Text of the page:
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Detroit Tigers’ Positional Preview: Outfield Speedier, More Athletic After Only One Addition

February 18th, 2014 at 9:49 AM
By Jason Maxfield DeMara

With spring training set to begin and the baseball season just around the corner, we're previewing the Detroit Tigers position by position.

Entering the 2013-14 offseason, the Detroit Tigers had a hole in left field and plenty of question marks. Would they make a big trade splash, go with a platoon or sign a big name free agent to take over?

'Baltimore Orioles shortstop J.J. Hardy (2) and Toronto Blue Jays center fielder Rajai Davis (11)' photo (c) 2011, Keith Allison - license:

As it would turn out, the platoon option won, and the Tigers signed speedy Rajai Davis to occupy left field along with Andy Dirks. Otherwise, Austin Jackson and Torii Hunter are both back, providing Detroit's outfield with some major speed and athleticism. There's plenty of ground to cover in Comerica Park, but these four will be in charge of getting the job done. What's fair to expect? Here's a guide.

1. Austin Jackson, CF. Last season, Jackson slumped badly down the stretch, frustrating in the playoffs enough to warrant a bump down in the order. This season, with more speed at the top, perhaps Jackson might find himself moved down a bit more consistently. All in all, Jackson had decent numbers, socking 12 home runs and collecting a .272 batting average. His strikeout numbers decreased, but were ugly in the playoffs

  • What To Realistically Expect In 2014: Jackson has an upturn from last year, hitting around .290 while powering 17 home runs over the fence. He doesn't have the breakout year that many are expecting, but he does have a solid bounce back season after a rough finish to 2013.

2. Torii Hunter, RF. Despite being 38, Hunter didn't look to age at all last season, and was a still an impossible out at the plate hitting .304 with 17 home runs and 84 RBI. Additionally, Hunter played solid defense in right field, adjusting well to his new surroundings while acting as a positive vocal leader in the clubhouse. Hunter is a steady leader and consistent performer. Expect him to continue to set the tone this season.

  • What To Realistically Expect In 2014: The same type of solid effort. Hunter's power and average numbers may decrease a touch, but there's no reason to expect anything dramatic. He stays in shape and is motivated to win, meaning he'll hit .295 while hitting 14 home runs and playing his usual solid defense.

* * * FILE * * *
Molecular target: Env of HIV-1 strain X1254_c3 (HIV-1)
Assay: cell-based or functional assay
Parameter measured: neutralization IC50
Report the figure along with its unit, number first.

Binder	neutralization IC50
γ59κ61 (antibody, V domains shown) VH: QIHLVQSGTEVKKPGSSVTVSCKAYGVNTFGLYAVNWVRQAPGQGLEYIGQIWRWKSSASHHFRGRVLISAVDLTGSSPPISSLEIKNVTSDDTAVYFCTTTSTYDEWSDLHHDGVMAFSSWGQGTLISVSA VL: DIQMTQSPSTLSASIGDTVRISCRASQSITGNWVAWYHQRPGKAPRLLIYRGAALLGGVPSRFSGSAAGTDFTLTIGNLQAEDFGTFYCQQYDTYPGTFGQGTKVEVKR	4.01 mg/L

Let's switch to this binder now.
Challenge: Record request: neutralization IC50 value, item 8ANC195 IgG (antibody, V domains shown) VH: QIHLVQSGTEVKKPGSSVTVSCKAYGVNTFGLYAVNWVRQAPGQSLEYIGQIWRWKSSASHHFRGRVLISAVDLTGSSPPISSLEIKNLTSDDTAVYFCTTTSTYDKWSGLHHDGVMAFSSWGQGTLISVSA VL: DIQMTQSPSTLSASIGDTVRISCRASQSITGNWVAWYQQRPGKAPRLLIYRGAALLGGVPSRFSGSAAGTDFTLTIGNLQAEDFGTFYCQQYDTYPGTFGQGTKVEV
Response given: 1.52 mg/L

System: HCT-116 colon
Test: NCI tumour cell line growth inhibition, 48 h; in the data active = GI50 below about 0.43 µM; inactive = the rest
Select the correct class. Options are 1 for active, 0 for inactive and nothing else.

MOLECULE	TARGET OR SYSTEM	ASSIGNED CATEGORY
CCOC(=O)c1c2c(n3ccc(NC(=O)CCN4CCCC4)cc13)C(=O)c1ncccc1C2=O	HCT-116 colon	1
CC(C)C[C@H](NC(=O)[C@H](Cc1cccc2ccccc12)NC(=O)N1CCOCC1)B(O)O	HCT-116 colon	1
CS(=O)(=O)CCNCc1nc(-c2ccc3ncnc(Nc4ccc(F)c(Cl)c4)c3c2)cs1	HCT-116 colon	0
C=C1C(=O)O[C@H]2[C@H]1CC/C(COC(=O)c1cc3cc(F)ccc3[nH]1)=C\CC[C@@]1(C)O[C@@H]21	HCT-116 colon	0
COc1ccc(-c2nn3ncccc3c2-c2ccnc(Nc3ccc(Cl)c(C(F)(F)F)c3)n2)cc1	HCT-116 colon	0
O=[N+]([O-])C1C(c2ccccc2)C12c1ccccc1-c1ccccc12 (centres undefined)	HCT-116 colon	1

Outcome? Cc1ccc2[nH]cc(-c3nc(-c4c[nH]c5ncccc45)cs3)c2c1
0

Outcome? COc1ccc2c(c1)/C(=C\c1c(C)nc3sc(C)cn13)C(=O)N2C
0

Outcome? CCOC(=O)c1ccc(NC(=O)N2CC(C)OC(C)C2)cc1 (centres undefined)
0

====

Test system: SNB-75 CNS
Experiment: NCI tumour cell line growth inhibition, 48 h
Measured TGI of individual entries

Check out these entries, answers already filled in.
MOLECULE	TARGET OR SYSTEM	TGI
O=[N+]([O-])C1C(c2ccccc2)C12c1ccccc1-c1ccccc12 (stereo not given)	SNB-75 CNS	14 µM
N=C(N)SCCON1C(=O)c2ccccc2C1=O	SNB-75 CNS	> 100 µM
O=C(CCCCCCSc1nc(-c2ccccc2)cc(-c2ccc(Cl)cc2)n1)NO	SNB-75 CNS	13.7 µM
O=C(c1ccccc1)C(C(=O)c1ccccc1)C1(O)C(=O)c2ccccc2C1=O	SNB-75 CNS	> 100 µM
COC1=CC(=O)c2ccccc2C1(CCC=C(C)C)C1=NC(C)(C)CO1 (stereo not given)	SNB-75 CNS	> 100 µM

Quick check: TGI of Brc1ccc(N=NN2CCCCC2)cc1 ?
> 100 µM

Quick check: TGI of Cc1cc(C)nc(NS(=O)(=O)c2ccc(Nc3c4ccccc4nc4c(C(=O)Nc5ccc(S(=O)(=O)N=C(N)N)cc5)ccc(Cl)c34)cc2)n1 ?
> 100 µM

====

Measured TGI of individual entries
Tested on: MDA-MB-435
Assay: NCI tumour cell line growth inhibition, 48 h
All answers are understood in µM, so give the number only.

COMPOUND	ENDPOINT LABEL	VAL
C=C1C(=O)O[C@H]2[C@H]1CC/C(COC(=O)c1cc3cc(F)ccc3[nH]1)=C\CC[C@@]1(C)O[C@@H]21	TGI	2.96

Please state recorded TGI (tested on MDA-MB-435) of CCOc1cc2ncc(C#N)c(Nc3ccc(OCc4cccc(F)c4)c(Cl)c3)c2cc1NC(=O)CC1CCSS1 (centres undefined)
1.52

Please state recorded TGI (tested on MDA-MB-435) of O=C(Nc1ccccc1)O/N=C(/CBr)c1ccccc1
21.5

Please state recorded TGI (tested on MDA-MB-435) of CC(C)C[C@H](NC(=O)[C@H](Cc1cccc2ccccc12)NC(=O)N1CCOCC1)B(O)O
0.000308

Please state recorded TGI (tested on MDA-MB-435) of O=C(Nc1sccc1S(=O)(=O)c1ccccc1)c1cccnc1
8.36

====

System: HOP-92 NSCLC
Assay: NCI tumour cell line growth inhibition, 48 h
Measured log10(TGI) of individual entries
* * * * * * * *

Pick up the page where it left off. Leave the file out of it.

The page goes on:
3. Andy Dirks, LF. Fighting off injury, Dirks had an inconsistent season in 2013, hitting a pedestrian .256 with only nine home runs and 37 RBI. Dirks didn't do nearly enough consistent hitting or running to justify a spot by himself, so the team brought in a player to play in a platoon. In 2014, Dirks will need to stay healthy and hit for a much higher average while playing better defense.

  • What To Realistically Expect In 2014: Dirks will do much better than last year considering healthy, hitting around .265 with an increase in home runs and RBI production. He'll also stay healthy most of the year and play decent defense. Don't expect him to set the world on fire, but a bounce back year is definitely on tap.

4. Rajai Davis, LF. Coming over from the Toronto Blue Jays, Davis will be counted on to add some definite speed and excitement to the top of the order. Last season he collected 45 steals with a .312 on base percentage which will need to be improved upon in Detroit. The Tigers need Davis to get on base the most out of anyone to make his speed an asset. If not, it will be wasted behind a decent but not great .260 average. Of note to Detroit? Davis's .319 average against left handed pitching in 2013, which he has always tagged well in his career. Defense shouldn't be a problem, but Davis will have to learn a complicated left field, too, which is something to watch.

  • What To Realistically Expect In 2014: Davis has been a speed demon wherever he's been, so that won't slow down at all with the Tigers. He collects 50 steals and fills in well in a platoon role against left handed pitching, giving Detroit exactly what they envisioned when he signed in the offseason.

Next up, a look at a completely remade infield, which has the potential for greatness even though it features a rookie starter making his debut.

Max DeMara is the editor at @detroitlions101 and a contributor for @Pistons_101 and @tigers_101. Follow each to connect with him there on Twitter.

Tags: Andy Dirks, Austin Jackson, Baseball, Detroit, Detroit Tigers, MLB, Rajai Davis, Torii Hunter

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